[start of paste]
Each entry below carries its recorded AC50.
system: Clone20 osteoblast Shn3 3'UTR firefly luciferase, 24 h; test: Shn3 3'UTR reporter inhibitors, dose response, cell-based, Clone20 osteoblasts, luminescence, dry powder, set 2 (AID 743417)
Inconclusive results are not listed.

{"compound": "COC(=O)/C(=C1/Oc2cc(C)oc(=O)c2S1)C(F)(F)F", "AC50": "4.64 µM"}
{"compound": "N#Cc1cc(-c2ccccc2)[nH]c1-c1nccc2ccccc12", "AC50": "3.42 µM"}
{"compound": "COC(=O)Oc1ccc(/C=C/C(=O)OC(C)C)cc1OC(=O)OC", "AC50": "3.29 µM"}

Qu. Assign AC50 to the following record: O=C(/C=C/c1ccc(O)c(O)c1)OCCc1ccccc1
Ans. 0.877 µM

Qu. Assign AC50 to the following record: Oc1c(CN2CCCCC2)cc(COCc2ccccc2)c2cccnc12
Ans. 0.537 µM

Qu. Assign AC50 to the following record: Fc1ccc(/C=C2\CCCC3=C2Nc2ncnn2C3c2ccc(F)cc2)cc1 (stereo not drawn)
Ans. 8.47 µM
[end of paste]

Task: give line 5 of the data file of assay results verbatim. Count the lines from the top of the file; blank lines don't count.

{"compound": "N#Cc1cc(-c2ccccc2)[nH]c1-c1nccc2ccccc12", "AC50": "3.42 µM"}